Sunday, January 24, 2010

Marmonizer, v1

One of the things I've wanted to build for a long time is, for lack of a better term, a MIDI harmonizer. It would have:
  • A MIDI in
  • A MIDI out
  • Some number of controls, e.g. knobs, sliders, control surfaces, and inputs for foot controls
The idea is that any MIDI data presented to the input would be transformed by algorithms running on the box, producing some other set of MIDI output. A performer would be able to control the parameters of these transformations using the controls. Also, it would be possible to configure the box so that input parameters also affect the output in non-obvious ways.

The simplest application I can think of for such a device is a simple MIDI transposer, which is what I put together tonight. The breadboard for this experiment has a single slide potentiometer which controls the amount of transposition. If the pot is centered, no transposition is performed. At full travel one direction, the pitch is transposed up 12 semitones (one octave), and at the other end, the pitch is transposed down 12 semitones. Here's the sketch. It's based on the very excellent MidiDuino Library from Ruin & Wesen.


The Marmonizer

The Marmonizer is a MIDI harmonizer. It takes MIDI data on its input port and
sends harmonized data on its output port. The types of harmonizations will
eventually be user-programmable and extremely flexible.

Version 1:

To prove some basic assumptions, the very first version is a simple MIDI transposer.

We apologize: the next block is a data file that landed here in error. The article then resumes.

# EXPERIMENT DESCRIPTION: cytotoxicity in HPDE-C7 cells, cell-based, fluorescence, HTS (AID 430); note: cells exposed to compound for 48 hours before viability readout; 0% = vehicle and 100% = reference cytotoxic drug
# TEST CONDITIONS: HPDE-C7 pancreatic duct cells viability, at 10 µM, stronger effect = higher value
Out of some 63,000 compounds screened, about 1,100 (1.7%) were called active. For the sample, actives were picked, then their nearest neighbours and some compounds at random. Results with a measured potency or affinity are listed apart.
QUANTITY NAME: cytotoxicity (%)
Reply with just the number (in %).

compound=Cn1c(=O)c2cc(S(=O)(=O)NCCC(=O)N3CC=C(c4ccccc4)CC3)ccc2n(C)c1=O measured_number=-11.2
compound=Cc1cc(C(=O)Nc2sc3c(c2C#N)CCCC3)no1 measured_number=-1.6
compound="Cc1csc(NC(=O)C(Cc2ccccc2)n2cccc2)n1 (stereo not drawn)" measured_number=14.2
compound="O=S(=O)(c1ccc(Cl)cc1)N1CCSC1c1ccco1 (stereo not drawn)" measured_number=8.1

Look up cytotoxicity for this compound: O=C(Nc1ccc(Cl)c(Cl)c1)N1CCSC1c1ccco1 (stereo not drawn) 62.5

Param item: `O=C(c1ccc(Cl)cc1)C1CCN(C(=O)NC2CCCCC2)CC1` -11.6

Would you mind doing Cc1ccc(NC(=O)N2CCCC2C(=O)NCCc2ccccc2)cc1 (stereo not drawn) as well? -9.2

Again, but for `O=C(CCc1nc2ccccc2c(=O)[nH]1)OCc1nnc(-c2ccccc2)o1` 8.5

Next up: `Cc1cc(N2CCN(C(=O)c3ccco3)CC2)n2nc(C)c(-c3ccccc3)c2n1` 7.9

The input note is transposed up or down, and the amount of transposition is
controlled by a voltage applied to analog input 0, e.g. with a potentiometer.

This proves:
- That we can do the transposition with reasonable latency
- That we've got the Miduino library working properly

Note: this will probably leave dangling notes if the transposition is
changed between a note on and the corresponding note off. The final
code will have to account for user knob-twisting while playing, and
make sure it turns off the right notes. Probably some sort of a map
that relates a received note to all the note on messages it spawned.

Gordon Good (velo27 <at> yahoo <dot> com)
Jan 24, 2010

#include <MidiUart.h>
#include <Midi.h>
MidiClass Midi;

int trPotPin = 0; // Analog pin for reading the transposition potentiometer
int ledPin = 13; // LED pin to blink for debugging

int transposition = 0; // number of semitones to transpose (negative = transpose down)

void noteOnCallback(byte *msg) { // or is it uint8_t?
digitalWrite(ledPin, HIGH);
MidiUart.sendNoteOn(MIDI_VOICE_CHANNEL(msg[0]), msg[1] + transposition, msg[2]);

void noteOffCallback(byte *msg) {
digitalWrite(ledPin, LOW);
MidiUart.sendNoteOff(MIDI_VOICE_CHANNEL(msg[0]), msg[1] + transposition, msg[2]);

void continuousControllerCallback(byte *msg) {


void afterTouchCallback(byte *msg) {


void channelPressureCallback(byte *msg) {


void programChangeCallback(byte *msg) {


void pitchWheelCallback(byte *msg) {


void setup() {
pinMode(trPotPin, INPUT);
digitalWrite(trPotPin, HIGH);

void loop() {
while (MidiUart.avail()) {
// Read the transposition pot, and map the value to a + or - one octave transposition
transposition = map(analogRead(trPotPin), 0, 1023, -12, 12);

There are some stubs in there for passing through or acting on most of the other MIDI data types. They're not ever executed in this sketch.

Also, I built the MIDI interface detailed here: MIDI Shield. For now, I've got everything on a breadboard, but I will eventually make a real Arduino shield for it, maybe using one of the Adafruit Protoshields I have on order.

In the future, I'm planning to:
  • Write more interesting transformation algorithms, including complex harmonizations.
  • Allow the parameters of the harmonization to be controlled by the performer using knobs, sliders, foot pedals, randomness, etc.
  • Allow the parameters of the harmonization to be controlled by input parameters, e.g. note on velocity can select a different chord voicing.
  • Allow users to create new combinations of controller/input assignments, and save those as patches that can be recalled easily.
Any other ideas out there?

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